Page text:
This kind of philosophy only works with competent management. If you (for whatever reason) can't rely on management to play an enlightened role, do not apply this approach... instead you need to (possibly leave and) find a competent manager/team first.


The thing for me isn't that you'll necessarily climb the ranks as a result of this - but that any job you can automate away is a bloody boring job to do. Even if you don't automatically take on new responsibilities as a result, your job now has less boring bits in, so it's still a win.


It's also a refreshing way to think about jobs and keep t6hem new.Personally when I take a new job I like to think about how long it will take for me to get the organisation in a position that they won't need me any more. It gives me a degree of control I enjoy, it leaves me with a grateful employer and some achievements on my CV that the next employer will like. "Why did you leave?" I had done my job.

I'm desparately trying to remember who it was who wrote the article about how - when employing someone new - you should explicitly work with them on the assumption that they won't be around for ever - so what do they want to achieve while they are there and what do you want them to achieve. It muight have been Joel, but I can't find it. Anyone?


I have always advised engineers that being the only person who understood, or could maintain, a piece of the system meant that you were stuck there. And while you might feel that was job security, in reality it limits your career.

I whole heartedly endorse the idea of figuring out ways to make your job redundant so that you can move on to other more interesting things.


For an example of someone doing this all the way at the top of the corporate hierarchy, look to Ricardo Semler. http://en.wikipedia.org/wiki/Ricardo_Semler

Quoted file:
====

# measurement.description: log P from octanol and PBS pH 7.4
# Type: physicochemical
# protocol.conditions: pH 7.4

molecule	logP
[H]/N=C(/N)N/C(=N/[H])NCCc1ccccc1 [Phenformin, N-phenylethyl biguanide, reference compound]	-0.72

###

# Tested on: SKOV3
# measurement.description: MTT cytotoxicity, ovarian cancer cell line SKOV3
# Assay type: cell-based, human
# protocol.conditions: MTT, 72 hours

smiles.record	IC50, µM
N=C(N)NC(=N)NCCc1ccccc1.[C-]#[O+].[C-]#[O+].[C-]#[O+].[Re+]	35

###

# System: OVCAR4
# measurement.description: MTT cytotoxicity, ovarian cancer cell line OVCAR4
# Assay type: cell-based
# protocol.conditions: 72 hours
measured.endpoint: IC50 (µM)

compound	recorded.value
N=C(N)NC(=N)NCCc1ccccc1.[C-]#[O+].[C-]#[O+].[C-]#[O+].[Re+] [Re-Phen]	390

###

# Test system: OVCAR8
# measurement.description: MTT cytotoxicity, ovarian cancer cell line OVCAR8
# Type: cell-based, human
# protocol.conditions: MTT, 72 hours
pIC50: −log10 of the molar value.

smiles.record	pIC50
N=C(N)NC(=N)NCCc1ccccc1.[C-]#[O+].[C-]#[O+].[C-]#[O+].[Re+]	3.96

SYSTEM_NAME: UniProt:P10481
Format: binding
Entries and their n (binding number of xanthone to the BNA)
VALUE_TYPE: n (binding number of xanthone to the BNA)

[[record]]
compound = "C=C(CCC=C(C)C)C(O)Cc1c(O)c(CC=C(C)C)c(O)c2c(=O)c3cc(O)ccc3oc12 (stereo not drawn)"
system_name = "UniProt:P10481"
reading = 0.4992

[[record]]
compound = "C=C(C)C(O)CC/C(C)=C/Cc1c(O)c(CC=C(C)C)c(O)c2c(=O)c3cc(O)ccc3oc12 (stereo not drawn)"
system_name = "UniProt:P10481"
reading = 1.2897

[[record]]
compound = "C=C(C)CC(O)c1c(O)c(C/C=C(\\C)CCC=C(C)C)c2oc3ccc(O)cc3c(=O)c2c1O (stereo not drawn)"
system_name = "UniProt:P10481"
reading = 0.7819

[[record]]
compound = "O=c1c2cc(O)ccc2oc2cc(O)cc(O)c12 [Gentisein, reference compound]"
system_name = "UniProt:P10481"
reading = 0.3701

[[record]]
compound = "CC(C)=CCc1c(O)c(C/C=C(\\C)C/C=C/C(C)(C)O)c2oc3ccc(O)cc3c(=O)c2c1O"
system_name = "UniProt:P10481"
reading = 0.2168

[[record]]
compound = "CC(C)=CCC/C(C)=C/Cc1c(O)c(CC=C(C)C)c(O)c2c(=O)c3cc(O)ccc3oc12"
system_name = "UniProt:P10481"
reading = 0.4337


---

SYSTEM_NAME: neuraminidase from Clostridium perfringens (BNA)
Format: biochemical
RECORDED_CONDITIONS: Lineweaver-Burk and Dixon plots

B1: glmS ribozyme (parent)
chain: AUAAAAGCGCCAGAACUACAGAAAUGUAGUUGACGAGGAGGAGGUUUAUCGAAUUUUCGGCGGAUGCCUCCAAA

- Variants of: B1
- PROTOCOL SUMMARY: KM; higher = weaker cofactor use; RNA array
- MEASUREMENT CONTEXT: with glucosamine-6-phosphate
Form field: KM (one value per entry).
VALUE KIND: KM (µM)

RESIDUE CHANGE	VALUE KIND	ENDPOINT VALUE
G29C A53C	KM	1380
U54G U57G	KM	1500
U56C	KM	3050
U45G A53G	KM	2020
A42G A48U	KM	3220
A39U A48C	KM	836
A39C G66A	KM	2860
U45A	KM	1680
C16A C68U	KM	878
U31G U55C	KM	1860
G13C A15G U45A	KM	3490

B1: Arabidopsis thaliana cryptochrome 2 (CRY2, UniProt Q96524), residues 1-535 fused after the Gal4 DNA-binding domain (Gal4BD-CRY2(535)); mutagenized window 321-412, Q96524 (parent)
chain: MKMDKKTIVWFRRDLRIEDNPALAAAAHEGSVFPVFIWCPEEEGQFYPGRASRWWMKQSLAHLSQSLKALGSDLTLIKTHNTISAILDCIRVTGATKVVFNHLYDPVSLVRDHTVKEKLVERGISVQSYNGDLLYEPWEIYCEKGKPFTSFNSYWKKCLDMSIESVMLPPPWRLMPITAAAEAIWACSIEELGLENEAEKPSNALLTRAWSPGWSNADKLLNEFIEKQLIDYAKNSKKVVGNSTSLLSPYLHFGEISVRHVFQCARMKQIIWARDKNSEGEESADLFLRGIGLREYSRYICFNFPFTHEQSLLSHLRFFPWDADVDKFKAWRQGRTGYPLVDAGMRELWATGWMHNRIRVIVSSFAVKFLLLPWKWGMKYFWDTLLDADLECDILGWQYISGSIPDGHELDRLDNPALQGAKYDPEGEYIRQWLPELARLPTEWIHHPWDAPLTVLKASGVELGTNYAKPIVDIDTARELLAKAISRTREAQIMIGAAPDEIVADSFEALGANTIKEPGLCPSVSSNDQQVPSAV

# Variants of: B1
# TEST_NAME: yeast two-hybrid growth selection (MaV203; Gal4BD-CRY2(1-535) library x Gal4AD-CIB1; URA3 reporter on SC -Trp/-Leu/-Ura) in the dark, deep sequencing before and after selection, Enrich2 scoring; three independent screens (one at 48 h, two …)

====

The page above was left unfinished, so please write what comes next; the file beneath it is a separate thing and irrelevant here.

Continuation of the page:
I don't understand this example. It seems like Semler was just given a company when he was 21. Not quite sure how that's applicable. Nothing wrong with it and he sounds like a swell guy, just not sure if it really applies to most readers of HN.


I was so confused when I thought you wrote "doing this all the way to the top", and linking to Semler who inherited a Harvard MBA and a CEO job from his father.


At face value, to "make myself redundant" seems to contradict what Seth Godin advocates in his book: "Linchpin: Are You Indispensable?" [http://www.amazon.com/Linchpin-Are-Indispensable-Seth-Godin/...]

Although I think they'd both agree on the goal of always looking to do interesting work, contributing to projects like a human being instead of doing cookie-cutter work, etc.. I can't help but think they'd also have some profound differences of opinion on how to get there.


An important proviso is that this should only be done if you've got visibility & receive credit for the improvement. If not then management just sees another obsolete post ready for cost cutting.


I suppose it's great advice, though it does highlight the sad state of affairs at the moment.

It is a game of musical chairs, and you need be sure to be in a seat every time the music stops. Make yourself or others redundant, and you make the company happy. For a while, until the next round.

Centralized technology is making jobs redundant at an incredible pace.


I totally agree. At every job I have worked at, whenever I make tools to eliminate my position, so that previously time consuming work is done automatically, enlightened bosses recognize that this is the best thing ever and make sure I stay happy in interesting work where I can do it again.